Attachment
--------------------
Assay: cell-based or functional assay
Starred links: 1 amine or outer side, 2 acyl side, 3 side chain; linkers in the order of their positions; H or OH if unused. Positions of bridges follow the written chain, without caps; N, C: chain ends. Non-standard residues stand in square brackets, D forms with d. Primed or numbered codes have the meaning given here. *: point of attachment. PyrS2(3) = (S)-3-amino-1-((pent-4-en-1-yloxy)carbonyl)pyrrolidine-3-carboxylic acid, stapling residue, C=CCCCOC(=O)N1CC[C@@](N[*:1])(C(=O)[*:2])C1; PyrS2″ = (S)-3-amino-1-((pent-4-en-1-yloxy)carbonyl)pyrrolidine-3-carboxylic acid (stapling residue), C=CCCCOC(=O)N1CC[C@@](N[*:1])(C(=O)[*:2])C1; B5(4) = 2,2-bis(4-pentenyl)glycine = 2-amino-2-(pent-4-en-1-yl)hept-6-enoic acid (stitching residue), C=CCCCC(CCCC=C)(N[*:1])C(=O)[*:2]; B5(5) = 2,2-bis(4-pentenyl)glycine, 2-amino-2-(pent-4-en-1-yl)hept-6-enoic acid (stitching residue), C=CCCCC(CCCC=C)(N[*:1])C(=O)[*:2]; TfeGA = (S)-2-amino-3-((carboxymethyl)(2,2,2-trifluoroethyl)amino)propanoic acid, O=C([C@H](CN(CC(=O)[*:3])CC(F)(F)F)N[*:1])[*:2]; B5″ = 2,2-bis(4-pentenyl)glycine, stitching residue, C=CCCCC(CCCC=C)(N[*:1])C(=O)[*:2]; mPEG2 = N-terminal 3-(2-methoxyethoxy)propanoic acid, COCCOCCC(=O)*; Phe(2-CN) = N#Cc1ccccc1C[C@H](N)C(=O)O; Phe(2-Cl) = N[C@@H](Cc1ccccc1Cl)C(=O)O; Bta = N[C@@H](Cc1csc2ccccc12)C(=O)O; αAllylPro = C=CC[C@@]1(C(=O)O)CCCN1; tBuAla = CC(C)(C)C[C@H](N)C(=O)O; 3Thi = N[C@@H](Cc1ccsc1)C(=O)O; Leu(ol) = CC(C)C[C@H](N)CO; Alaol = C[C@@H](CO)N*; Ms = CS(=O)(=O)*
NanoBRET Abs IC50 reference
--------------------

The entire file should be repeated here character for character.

Assay: cell-based or functional assay
Starred links: 1 amine or outer side, 2 acyl side, 3 side chain; linkers in the order of their positions; H or OH if unused. Positions of bridges follow the written chain, without caps; N, C: chain ends. Non-standard residues stand in square brackets, D forms with d. Primed or numbered codes have the meaning given here. *: point of attachment. PyrS2(3) = (S)-3-amino-1-((pent-4-en-1-yloxy)carbonyl)pyrrolidine-3-carboxylic acid, stapling residue, C=CCCCOC(=O)N1CC[C@@](N[*:1])(C(=O)[*:2])C1; PyrS2″ = (S)-3-amino-1-((pent-4-en-1-yloxy)carbonyl)pyrrolidine-3-carboxylic acid (stapling residue), C=CCCCOC(=O)N1CC[C@@](N[*:1])(C(=O)[*:2])C1; B5(4) = 2,2-bis(4-pentenyl)glycine = 2-amino-2-(pent-4-en-1-yl)hept-6-enoic acid (stitching residue), C=CCCCC(CCCC=C)(N[*:1])C(=O)[*:2]; B5(5) = 2,2-bis(4-pentenyl)glycine, 2-amino-2-(pent-4-en-1-yl)hept-6-enoic acid (stitching residue), C=CCCCC(CCCC=C)(N[*:1])C(=O)[*:2]; TfeGA = (S)-2-amino-3-((carboxymethyl)(2,2,2-trifluoroethyl)amino)propanoic acid, O=C([C@H](CN(CC(=O)[*:3])CC(F)(F)F)N[*:1])[*:2]; B5″ = 2,2-bis(4-pentenyl)glycine, stitching residue, C=CCCCC(CCCC=C)(N[*:1])C(=O)[*:2]; mPEG2 = N-terminal 3-(2-methoxyethoxy)propanoic acid, COCCOCCC(=O)*; Phe(2-CN) = N#Cc1ccccc1C[C@H](N)C(=O)O; Phe(2-Cl) = N[C@@H](Cc1ccccc1Cl)C(=O)O; Bta = N[C@@H](Cc1csc2ccccc12)C(=O)O; αAllylPro = C=CC[C@@]1(C(=O)O)CCCN1; tBuAla = CC(C)(C)C[C@H](N)C(=O)O; 3Thi = N[C@@H](Cc1ccsc1)C(=O)O; Leu(ol) = CC(C)C[C@H](N)CO; Alaol = C[C@@H](CO)N*; Ms = CS(=O)(=O)*
NanoBRET Abs IC50 reference